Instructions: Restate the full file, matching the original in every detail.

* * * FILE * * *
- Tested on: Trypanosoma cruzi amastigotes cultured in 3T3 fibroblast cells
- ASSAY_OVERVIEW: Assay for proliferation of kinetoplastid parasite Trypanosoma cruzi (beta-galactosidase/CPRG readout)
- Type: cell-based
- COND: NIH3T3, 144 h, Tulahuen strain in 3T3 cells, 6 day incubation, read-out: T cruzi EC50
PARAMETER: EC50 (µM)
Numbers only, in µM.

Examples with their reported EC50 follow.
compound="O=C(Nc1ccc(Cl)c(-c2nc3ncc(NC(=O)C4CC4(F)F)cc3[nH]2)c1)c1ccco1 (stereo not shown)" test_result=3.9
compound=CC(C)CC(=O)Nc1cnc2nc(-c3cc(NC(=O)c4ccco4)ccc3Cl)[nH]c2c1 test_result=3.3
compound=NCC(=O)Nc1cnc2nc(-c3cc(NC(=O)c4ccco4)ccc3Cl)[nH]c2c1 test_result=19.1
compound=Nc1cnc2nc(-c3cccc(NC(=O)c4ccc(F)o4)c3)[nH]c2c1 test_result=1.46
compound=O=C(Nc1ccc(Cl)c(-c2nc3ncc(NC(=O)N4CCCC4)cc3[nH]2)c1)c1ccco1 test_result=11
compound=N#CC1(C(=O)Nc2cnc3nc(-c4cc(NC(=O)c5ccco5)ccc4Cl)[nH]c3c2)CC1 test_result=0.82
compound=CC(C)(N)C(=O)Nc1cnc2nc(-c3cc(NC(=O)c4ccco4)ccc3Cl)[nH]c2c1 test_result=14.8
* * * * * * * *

- Tested on: Trypanosoma cruzi amastigotes cultured in 3T3 fibroblast cells
- ASSAY_OVERVIEW: Assay for proliferation of kinetoplastid parasite Trypanosoma cruzi (beta-galactosidase/CPRG readout)
- Type: cell-based
- COND: NIH3T3, 144 h, Tulahuen strain in 3T3 cells, 6 day incubation, read-out: T cruzi EC50
PARAMETER: EC50 (µM)
Numbers only, in µM.

Examples with their reported EC50 follow.
compound="O=C(Nc1ccc(Cl)c(-c2nc3ncc(NC(=O)C4CC4(F)F)cc3[nH]2)c1)c1ccco1 (stereo not shown)" test_result=3.9
compound=CC(C)CC(=O)Nc1cnc2nc(-c3cc(NC(=O)c4ccco4)ccc3Cl)[nH]c2c1 test_result=3.3
compound=NCC(=O)Nc1cnc2nc(-c3cc(NC(=O)c4ccco4)ccc3Cl)[nH]c2c1 test_result=19.1
compound=Nc1cnc2nc(-c3cccc(NC(=O)c4ccc(F)o4)c3)[nH]c2c1 test_result=1.46
compound=O=C(Nc1ccc(Cl)c(-c2nc3ncc(NC(=O)N4CCCC4)cc3[nH]2)c1)c1ccco1 test_result=11
compound=N#CC1(C(=O)Nc2cnc3nc(-c4cc(NC(=O)c5ccco5)ccc4Cl)[nH]c3c2)CC1 test_result=0.82
compound=CC(C)(N)C(=O)Nc1cnc2nc(-c3cc(NC(=O)c4ccco4)ccc3Cl)[nH]c2c1 test_result=14.8